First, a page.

2019 - Ongoing
My art originates from classical Chinese philosophy and the notion of appreciation of beauty. I try to quest the initial and profound generality among the multiple civilizations, and through the way of abstract photography to fusing diversified principles to demonstrate my claim to the art concept of Harmony.
My aesthetic direction has been inspired by Chinese painting—the Cavalier Perspective, Line, Void, Qi (Spirit-resonance and Life-movement)—and Western oil painting—Tone, Light and Shadow, and Third Dimensions. I mix all the principles and create balance in the artworks.
Nothing, but Everything
Qi-Yun Sheng-Dong, Spirit-resonance and Life-movement is one of the six principles of Chinese painting, and it is also the essence of my artistic sense. Eighteen years ago, I lost it, but now it is coming back. For me when bad things happen, they are always somehow accompanied by something positive. Is that true? I want to find a firm answer, even though I know it’s impossible to have one because things are always ambivalent. Just as in Laozi’s Tao Te Ching: “As a thing the way is indistinct, elusive. How elusive, how indistinct! Within it is an image. How indistinct and how elusive! Within it is a substance.” The photographs I’m creating have variable perceptions underlying an individual’s experiences. Some may read, understand, and comprehend them specifically, while others might be speculative.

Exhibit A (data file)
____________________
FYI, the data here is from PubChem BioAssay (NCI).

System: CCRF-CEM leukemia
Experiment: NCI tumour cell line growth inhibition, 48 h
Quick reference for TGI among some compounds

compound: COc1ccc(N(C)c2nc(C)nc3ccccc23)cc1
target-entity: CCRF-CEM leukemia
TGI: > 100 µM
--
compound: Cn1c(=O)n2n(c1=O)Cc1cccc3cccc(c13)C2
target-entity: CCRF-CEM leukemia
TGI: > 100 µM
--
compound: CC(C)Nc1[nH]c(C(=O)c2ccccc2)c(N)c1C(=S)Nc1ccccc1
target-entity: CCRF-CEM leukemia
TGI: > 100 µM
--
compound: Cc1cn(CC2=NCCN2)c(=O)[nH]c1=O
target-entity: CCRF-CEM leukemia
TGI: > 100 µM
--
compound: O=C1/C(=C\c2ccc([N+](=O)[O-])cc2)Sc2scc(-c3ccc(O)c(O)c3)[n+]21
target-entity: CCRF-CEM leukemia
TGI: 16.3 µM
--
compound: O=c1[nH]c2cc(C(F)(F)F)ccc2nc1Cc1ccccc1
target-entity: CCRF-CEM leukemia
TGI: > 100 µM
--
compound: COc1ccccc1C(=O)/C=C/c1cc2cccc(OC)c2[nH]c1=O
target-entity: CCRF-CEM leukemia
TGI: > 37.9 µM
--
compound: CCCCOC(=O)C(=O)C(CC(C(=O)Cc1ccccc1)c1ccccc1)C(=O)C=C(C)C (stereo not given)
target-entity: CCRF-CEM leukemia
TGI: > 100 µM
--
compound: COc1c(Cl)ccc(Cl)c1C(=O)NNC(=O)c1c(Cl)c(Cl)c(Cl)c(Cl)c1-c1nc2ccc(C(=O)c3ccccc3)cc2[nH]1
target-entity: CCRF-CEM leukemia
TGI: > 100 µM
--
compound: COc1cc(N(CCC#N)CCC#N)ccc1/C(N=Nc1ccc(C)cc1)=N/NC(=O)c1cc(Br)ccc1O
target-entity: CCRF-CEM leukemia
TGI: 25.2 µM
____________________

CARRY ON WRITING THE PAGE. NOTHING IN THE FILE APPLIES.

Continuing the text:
As a painter, I was trained in Naturalism and rejected nonrepresentational art. Now, I’ve taken the opposite approach, because abstraction has expanded my experience with my art. There is no tangible subject in my photographs. The “Image” is the essence of the light. The light is not only a unique element in my photographs but also the indispensable element of photography. The “Image” created from the energy in the photo is generated by the spirit-resonance; And the “Substance” is the procedure, which the energy implements into a picture that embodies everything from nothing. My light painting sometimes goes quickly, sometimes it goes slowly, and sometimes intermittently. This happens in the photograph according to how I manage my Qi. The Yun is the surplus which is endless imagination out of the photo, and it endows the photograph with vast room for contemplation.
Size: 11in x 14in & 8in x 10in